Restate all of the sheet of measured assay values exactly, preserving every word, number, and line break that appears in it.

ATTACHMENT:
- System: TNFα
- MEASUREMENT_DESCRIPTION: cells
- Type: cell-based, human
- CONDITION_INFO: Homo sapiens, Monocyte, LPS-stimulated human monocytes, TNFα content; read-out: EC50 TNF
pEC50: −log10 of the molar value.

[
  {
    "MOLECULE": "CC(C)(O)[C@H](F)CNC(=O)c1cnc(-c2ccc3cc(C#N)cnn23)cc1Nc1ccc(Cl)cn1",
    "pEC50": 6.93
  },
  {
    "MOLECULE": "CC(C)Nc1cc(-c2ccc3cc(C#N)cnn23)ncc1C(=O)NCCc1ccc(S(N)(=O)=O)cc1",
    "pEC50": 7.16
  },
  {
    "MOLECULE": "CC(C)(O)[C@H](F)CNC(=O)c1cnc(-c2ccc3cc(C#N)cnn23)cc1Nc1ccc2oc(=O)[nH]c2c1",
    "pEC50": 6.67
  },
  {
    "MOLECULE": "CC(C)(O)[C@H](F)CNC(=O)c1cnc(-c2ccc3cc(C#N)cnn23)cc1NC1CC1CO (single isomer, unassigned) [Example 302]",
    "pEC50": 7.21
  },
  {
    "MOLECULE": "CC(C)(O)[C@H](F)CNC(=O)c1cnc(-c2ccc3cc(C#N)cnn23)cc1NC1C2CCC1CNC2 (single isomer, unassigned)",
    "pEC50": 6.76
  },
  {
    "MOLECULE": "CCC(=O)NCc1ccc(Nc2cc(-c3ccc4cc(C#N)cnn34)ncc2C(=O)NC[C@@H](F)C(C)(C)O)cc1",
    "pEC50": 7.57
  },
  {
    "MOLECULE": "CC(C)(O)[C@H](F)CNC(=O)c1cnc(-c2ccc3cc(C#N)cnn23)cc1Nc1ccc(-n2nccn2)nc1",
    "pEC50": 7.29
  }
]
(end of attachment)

- System: TNFα
- MEASUREMENT_DESCRIPTION: cells
- Type: cell-based, human
- CONDITION_INFO: Homo sapiens, Monocyte, LPS-stimulated human monocytes, TNFα content; read-out: EC50 TNF
pEC50: −log10 of the molar value.

[
  {
    "MOLECULE": "CC(C)(O)[C@H](F)CNC(=O)c1cnc(-c2ccc3cc(C#N)cnn23)cc1Nc1ccc(Cl)cn1",
    "pEC50": 6.93
  },
  {
    "MOLECULE": "CC(C)Nc1cc(-c2ccc3cc(C#N)cnn23)ncc1C(=O)NCCc1ccc(S(N)(=O)=O)cc1",
    "pEC50": 7.16
  },
  {
    "MOLECULE": "CC(C)(O)[C@H](F)CNC(=O)c1cnc(-c2ccc3cc(C#N)cnn23)cc1Nc1ccc2oc(=O)[nH]c2c1",
    "pEC50": 6.67
  },
  {
    "MOLECULE": "CC(C)(O)[C@H](F)CNC(=O)c1cnc(-c2ccc3cc(C#N)cnn23)cc1NC1CC1CO (single isomer, unassigned) [Example 302]",
    "pEC50": 7.21
  },
  {
    "MOLECULE": "CC(C)(O)[C@H](F)CNC(=O)c1cnc(-c2ccc3cc(C#N)cnn23)cc1NC1C2CCC1CNC2 (single isomer, unassigned)",
    "pEC50": 6.76
  },
  {
    "MOLECULE": "CCC(=O)NCc1ccc(Nc2cc(-c3ccc4cc(C#N)cnn34)ncc2C(=O)NC[C@@H](F)C(C)(C)O)cc1",
    "pEC50": 7.57
  },
  {
    "MOLECULE": "CC(C)(O)[C@H](F)CNC(=O)c1cnc(-c2ccc3cc(C#N)cnn23)cc1Nc1ccc(-n2nccn2)nc1",
    "pEC50": 7.29
  }
]